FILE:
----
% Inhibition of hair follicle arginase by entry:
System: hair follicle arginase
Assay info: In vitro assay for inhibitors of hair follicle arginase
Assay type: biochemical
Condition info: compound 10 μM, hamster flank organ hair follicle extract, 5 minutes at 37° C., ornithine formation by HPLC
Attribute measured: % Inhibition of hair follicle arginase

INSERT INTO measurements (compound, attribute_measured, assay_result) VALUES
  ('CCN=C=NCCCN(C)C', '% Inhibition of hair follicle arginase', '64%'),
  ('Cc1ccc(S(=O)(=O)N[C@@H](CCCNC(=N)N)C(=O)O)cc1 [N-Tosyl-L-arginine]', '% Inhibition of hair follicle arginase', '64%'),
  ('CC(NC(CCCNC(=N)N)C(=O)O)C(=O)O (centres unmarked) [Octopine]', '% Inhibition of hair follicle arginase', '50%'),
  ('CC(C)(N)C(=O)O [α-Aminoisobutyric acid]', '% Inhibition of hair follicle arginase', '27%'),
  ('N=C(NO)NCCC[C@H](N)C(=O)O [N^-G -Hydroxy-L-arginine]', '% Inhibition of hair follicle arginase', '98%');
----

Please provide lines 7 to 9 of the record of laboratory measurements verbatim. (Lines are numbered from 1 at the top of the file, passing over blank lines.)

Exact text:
INSERT INTO measurements (compound, attribute_measured, assay_result) VALUES
  ('CCN=C=NCCCN(C)C', '% Inhibition of hair follicle arginase', '64%'),
  ('Cc1ccc(S(=O)(=O)N[C@@H](CCCNC(=N)N)C(=O)O)cc1 [N-Tosyl-L-arginine]', '% Inhibition of hair follicle arginase', '64%'),